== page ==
World Library  
Flag as Inappropriate
Email this Article

Jonquil (color)

Article Id: WHEBN0000142856
Reproduction Date:

Title: Jonquil (color)  
Author: World Heritage Encyclopedia
Language: English
Subject: Shades of yellow, Aureolin, Navajo white, Mustard (color), Selective yellow
Collection:
Publisher: World Heritage Encyclopedia
Publication
Date:
 

Jonquil (color)

Jonquil
.
    Color coordinates
Hex triplet #F4CA16
CMYKH   (c, m, y, k) (0, 17, 91, 4)
HSV       (h, s, v) (49°, 91%, 96[1]%)
Source Maerz and Paul[2]
H: Normalized to [0–100] (hundred)

Jonquil is a hue of yellow. It is the color of the interior of the central cylindrical tubular projection of the jonquil flower. The color takes its name from a species of plant, Narcissus jonquilla, which has clusters of small fragrant yellow flowers, and is native to the Mediterranean.

The first known recorded use of jonquil as a color name in English was in 1789.[3]

Cultural References

Kurt Vonnegut uses the word jonquil in his novel "The Sirens of Titan", Titan being the largest moon of Saturn.

See also

References

  1. ^ web.forrett.com Color Conversion Tool set to hex code #F4CA16 (Jonquil)
  2. ^ The color displayed in the color box above matches the color called jonquil in the 1930 book by Maerz and Paul A Dictionary of Color New York:1930 McGraw-Hill; the color jonquil is displayed on page 41, Plate 9, Color Sample J5.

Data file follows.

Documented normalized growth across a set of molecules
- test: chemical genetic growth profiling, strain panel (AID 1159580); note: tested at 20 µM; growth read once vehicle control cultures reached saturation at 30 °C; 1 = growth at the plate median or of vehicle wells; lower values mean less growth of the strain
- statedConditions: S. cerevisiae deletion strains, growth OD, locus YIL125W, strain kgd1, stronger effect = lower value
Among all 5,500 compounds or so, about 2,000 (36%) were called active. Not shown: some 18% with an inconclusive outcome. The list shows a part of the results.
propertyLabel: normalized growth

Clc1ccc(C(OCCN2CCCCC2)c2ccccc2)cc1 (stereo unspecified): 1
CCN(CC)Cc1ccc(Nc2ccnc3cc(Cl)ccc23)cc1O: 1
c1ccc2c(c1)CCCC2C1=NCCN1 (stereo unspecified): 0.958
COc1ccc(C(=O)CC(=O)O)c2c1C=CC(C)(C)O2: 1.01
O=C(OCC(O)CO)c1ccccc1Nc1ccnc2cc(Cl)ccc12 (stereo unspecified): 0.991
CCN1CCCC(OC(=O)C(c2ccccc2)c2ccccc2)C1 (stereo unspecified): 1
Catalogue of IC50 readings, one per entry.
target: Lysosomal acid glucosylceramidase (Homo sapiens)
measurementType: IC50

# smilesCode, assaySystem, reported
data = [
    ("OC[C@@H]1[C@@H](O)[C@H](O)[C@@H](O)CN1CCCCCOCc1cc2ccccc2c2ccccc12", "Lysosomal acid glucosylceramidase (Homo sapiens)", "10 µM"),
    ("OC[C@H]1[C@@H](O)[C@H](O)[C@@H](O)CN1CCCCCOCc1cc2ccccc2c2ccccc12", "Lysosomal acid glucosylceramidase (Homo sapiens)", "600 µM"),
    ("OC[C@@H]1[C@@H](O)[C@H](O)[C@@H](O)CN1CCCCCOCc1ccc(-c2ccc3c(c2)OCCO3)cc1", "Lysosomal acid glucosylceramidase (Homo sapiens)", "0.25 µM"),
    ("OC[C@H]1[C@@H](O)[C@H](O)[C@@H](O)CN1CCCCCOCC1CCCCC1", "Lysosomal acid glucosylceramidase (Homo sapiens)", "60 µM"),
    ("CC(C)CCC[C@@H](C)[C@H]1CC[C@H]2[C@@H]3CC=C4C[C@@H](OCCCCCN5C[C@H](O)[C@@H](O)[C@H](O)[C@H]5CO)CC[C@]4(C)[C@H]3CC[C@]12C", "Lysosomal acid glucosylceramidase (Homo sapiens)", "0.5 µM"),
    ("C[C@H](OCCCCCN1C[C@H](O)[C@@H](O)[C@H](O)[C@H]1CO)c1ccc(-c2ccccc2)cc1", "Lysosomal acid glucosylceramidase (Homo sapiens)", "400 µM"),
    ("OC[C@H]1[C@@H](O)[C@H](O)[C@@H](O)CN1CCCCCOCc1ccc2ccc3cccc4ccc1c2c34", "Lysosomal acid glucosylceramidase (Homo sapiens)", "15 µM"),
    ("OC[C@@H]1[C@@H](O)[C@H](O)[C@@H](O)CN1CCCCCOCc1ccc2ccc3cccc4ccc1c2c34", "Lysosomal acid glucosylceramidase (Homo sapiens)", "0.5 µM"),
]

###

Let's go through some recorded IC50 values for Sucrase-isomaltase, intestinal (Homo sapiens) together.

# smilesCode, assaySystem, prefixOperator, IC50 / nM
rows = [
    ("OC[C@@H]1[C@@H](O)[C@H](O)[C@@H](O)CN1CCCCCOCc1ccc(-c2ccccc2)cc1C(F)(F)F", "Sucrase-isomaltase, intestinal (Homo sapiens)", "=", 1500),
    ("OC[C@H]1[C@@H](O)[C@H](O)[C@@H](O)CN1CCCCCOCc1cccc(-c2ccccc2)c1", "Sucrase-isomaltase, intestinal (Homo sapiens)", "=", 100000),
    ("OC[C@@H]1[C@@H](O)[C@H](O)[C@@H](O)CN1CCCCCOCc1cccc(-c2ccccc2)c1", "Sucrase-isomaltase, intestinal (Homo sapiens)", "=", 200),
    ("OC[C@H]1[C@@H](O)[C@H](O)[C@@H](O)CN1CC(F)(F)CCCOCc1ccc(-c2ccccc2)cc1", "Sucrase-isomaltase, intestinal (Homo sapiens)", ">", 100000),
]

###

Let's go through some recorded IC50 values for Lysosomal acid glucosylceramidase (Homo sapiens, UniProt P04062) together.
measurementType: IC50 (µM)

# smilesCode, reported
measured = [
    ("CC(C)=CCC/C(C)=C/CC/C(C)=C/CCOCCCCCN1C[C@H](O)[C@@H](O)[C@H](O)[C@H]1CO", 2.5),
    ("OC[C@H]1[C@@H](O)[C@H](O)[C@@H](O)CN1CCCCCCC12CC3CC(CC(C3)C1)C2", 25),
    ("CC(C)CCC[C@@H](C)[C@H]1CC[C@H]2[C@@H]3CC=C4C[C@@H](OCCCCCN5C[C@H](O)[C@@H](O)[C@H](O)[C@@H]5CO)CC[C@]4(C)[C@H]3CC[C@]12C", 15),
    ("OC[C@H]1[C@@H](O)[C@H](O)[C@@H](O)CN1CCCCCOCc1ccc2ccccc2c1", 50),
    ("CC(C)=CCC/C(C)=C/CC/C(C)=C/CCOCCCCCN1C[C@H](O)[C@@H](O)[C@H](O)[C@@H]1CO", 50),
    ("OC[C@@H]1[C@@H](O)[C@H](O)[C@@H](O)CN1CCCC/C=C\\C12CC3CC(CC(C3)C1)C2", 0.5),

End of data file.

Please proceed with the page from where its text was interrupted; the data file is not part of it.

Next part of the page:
3. ^ Maerz and Paul, A Dictionary of Color, 1930. New York: McGraw-Hill. P. 197; and Color Sample of Jonguil, p. 41, Plate 9, Color Sample J5


This article was sourced from Creative Commons Attribution-ShareAlike License; additional terms may apply. World Heritage Encyclopedia content is assembled from numerous content providers, Open Access Publishing, and in compliance with The Fair Access to Science and Technology Research Act (FASTR), Wikimedia Foundation, Inc., Public Library of Science, The Encyclopedia of Life, Open Book Publishers (OBP), PubMed, U.S. National Library of Medicine, National Center for Biotechnology Information, U.S. National Library of Medicine, National Institutes of Health (NIH), U.S. Department of Health & Human Services, and USA.gov, which sources content from all federal, state, local, tribal, and territorial government publication portals (.gov, .mil, .edu). Funding for USA.gov and content contributors is made possible from the U.S. Congress, E-Government Act of 2002.
 
Crowd sourced content that is contributed to World Heritage Encyclopedia is peer reviewed and edited by our editorial staff to ensure quality scholarly research articles.
 
By using this site, you agree to the Terms of Use and Privacy Policy. World Heritage Encyclopedia™ is a registered trademark of the World Public Library Association, a non-profit organization.
 


Copyright © World Library Foundation. All rights reserved. eBooks from Project Gutenberg are sponsored by the World Library Foundation,
a 501c(4) Member's Support Non-Profit Organization, and is NOT affiliated with any governmental agency or department.